Lets face it the traditional abdominal exercise – the crunch – is a staple exercise for many from the weekend warriors to the college athletes. The crunch has been around for decades and when I typed in “crunch exercise” into Google I pulled up almost three million results with the top ones being videos of how to perform a crunch. So, naturally you would think the crunch is an effective way to exercise your abdominals. Wrong!
It has been known for years that crunches are not a very effective abdominal, or core, exercise. Furthermore, there is no need to crunch your workout away with minimal results when there are plenty of more effective and creative core exercises. So, why do you still see fellow exercisers at the gym crunching away, enticing you to do the same? One, you can feel it in your abs when you crunch properly; and two, the crunch and its predecessor the sit-up have been taught as fundamental exercises from generation to generation.
To understand why crunches are a waste of time for most, if not all, exercisers, we must address two questions first. What are your abdominal and core muscles? And what is the function of your core muscles? If you don’t want to be left in the dark about your core workout any longer, knowing and understanding the answer to these two questions is of utmost importance.
What are your core muscles?
You may hear and read “core muscles” and “abdominal muscles” used synonymously. However, it is not entirely correct to do so. Abdominal muscles are core muscles, but core muscles are not necessarily abdominal muscles. Abdominal muscles include your transverse abdominis, rectus abdominis, internal oblique, external oblique and pelvic floor muscles. Your core muscles encompass these abdominal muscles plus, the multifidus, erector spinae, latissimus dorsi, and quadratus lumborum of your back; and the gluteus maximus, abductors, and adductors of your hips. [Note: Depending on your source, what are labeled as core muscles may vary slightly.]
What are the functions of your core muscles?
Your core muscles stabilize and move your pelvis and torso. They help you maintain upright posture and balance during tasks such as reaching for your favorite jar of natural peanut butter on the top shelf. Movements these muscles are responsible for include, forward and side flexion, torso extension and rotation of your hips and torso.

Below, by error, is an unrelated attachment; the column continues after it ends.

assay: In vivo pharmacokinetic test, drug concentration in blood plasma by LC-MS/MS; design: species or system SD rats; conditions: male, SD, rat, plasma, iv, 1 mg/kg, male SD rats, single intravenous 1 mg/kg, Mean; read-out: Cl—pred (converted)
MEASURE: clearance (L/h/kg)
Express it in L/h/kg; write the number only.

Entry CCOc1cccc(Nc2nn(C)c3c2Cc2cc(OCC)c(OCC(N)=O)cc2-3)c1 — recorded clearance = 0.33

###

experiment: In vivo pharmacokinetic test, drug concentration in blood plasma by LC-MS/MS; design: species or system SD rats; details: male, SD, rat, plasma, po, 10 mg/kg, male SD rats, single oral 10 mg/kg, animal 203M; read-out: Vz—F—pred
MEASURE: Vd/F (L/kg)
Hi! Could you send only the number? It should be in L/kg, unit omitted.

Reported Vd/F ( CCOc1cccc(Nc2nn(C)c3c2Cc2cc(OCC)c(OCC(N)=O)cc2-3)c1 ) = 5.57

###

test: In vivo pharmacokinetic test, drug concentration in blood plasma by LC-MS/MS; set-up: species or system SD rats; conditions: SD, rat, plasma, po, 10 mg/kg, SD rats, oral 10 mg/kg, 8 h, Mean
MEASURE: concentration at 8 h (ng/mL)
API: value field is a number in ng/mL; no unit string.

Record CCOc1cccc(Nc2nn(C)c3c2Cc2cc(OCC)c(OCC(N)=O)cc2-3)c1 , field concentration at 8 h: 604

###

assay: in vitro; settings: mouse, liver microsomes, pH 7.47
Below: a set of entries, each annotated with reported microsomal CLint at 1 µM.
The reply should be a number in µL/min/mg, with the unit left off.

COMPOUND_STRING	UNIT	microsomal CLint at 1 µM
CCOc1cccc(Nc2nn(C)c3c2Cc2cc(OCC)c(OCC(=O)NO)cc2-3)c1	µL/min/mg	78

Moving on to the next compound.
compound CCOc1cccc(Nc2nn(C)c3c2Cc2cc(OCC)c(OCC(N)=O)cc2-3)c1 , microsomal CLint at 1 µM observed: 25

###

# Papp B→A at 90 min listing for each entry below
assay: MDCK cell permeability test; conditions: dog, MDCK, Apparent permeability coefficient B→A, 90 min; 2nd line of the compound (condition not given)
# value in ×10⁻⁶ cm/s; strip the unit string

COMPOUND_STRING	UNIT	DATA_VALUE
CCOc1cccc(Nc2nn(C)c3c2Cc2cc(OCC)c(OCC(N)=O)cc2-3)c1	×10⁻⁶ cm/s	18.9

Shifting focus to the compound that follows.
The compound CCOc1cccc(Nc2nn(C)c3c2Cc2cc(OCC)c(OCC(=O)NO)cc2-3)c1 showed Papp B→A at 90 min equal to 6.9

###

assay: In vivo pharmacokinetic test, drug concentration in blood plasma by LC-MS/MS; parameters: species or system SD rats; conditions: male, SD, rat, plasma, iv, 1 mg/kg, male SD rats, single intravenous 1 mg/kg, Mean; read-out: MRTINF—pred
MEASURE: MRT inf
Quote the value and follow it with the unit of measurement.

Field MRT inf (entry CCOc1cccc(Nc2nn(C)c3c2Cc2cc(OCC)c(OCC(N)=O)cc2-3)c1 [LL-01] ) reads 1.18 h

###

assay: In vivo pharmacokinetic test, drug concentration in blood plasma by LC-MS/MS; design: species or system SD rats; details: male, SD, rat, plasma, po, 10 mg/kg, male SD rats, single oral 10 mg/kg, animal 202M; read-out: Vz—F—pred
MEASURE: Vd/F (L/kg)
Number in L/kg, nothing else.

How do core exercises affect core muscles?
Core exercises can be categorized as the following:
* Isometric - is when your core muscles are contracting but not lengthening or shortening – meaning, you use them to hold a position. Planks are a great example of an isometric core exercise. These isometric, or stability, exercises should be mastered first.
* Concentric and eccentric – is when one or more of your core muscles contract, or shorten, and then lengthen again. Crunches are an example of a concentric and eccentric exercise.
* Rotational – is when you rotate your toros or hips. If you only rotate your torso, you are often stabilizing your pelvis. Standing Russian twist is an example of a rotational core exercise.
Besides the mechanism of the core exercise, varying the resistance, pace, repetitions, sets and frequency also contribute to the effectiveness of the core exercise routine.
What is wrong with the crunch?
So this leads us back to, “what is wrong with the crunch?” First the crunch is not a very functional exercise. It is performed lying on your back and is a one-plane movement, which makes crunches less dynamic and, therefore, less functional in nature than many alternatives, such as kneeling superman.
Furthermore, crunches primarily target the rectus femoris muscle. Constant flexion of the spine and muscle imbalances between the rectus femoris and transverse abdominis may contribute to low-back pain or re-aggravate a previous low-back injury.
Research also shows that crunches must be performed no higher than approximately 30 degrees flexion. Otherwise your hip-flexor muscles kick in and diminish the effectiveness of the exercise and might cause further pain or back problems.
What are some effective core exercises?
Below are core exercises I would recommend including into your exercise routine in replacement of crunches. You can start with adding them one at a time. When you are ready you can combine three or four of them together to make a core circuit. Duration, repetition and sets will vary depending on your fitness level. Just remember to start slow and increase gradually.
* Planks: isometric. Watch video here . [Note: variations may include concentric/eccentric movements]
* Posterior pelvic tilts into bridges: concentric/eccentric and isometric. Watch video here .
* Single-leg balance: isometric. Watch video here .
* Russian twist: rotational
* Lunges and squats with torso rotation: rotational and isometric. Watch video here .
* Deep breathes: concentric/eccentric [Note: expand chest and ribcage as you inhale then force air out as you exhale, bearing down slightly, and repeat.]
If you just cannot give up your traditional crunches, here are some suggestions on making them less problematic and more effective.
* Perform crunches lying on an exercise ball to support your back.
* Crunch only to 30 degrees flexion. This means only curling high enough to lift your shoulder blades off the ball.
* Curl your neck, or tuck your chin, before you go into the crunch.
* Exhale into the crunch and inhale as you relax out of the crunch.
Your core is a diverse set of muscles that require a variety of dynamic exercises to keep them functioning optimally. So kick the crunches to the curb and up-grade your core workouts. You will not be disappointed in the results!
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Stop performing crunches or perform on an exercise ball
Add additional dynamic and functional core exercises to your routine
Akuthota, V., et al. (2008). Core Stability Exercise Principles. Current Sports Medicine Reports, 7 (1), 39-44.